Weed control is an important skill for farmers, allowing them to obtain yields and profits from their land. The ‘Herbology in Field Crops’ Research Group deals with weeds that compete with field crops, vegetables and vines.
Recognising weeds at the seedling stage (1) is crucial for taking appropriate weed-control measures. Monitoring the propagation of problematic, often neophytic plants such as yellow nutsedge (2) is as crucial as the testing of new herbicides in the field (3).
Weed science at Changins has played a decisive role in establishing a productive national strategy against ragweed (4), whose highly allergenic pollen is a threat to human health. The use of grass cover between the vine rows (5), which contributes to a reduction in the use of herbicides in vineyards, is also based on the experience of our Research Group. The book Flore des vignes (‘Vineyard Flora’) (6), written by Agroscope researchers, enables identification of the main species that are present in the vineyard.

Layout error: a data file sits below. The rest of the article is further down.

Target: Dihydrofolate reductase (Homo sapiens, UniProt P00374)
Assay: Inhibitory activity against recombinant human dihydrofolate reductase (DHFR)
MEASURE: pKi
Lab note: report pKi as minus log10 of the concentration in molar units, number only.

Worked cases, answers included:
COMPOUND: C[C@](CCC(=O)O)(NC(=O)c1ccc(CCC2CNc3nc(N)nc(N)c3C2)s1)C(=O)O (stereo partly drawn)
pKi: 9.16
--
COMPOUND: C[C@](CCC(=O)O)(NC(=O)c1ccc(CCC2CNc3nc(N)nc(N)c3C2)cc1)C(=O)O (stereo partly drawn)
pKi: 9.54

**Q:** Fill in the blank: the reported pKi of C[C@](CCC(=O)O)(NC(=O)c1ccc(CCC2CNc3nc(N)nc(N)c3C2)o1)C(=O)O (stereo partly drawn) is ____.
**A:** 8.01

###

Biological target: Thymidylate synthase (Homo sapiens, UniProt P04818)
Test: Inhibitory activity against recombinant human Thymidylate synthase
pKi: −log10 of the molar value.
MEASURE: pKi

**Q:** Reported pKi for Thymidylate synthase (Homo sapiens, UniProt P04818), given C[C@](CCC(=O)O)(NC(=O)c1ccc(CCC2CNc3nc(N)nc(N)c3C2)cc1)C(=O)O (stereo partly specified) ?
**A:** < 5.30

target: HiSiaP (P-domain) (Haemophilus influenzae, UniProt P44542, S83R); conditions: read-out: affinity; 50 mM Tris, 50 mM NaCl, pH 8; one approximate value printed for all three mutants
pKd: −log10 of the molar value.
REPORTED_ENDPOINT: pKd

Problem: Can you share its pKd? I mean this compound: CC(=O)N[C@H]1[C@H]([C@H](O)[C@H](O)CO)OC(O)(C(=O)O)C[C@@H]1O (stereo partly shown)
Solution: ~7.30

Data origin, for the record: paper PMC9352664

Because weeds can develop a resistance to herbicides applied annually in most crops (7), the effectiveness of herbicides must be rigorously observed (8). The Research Group also plays a consultative role in the weeding of communication channels (9), railway tracks and roads. In the immediate future, the research priority in weed science is to discover alternatives to herbicides.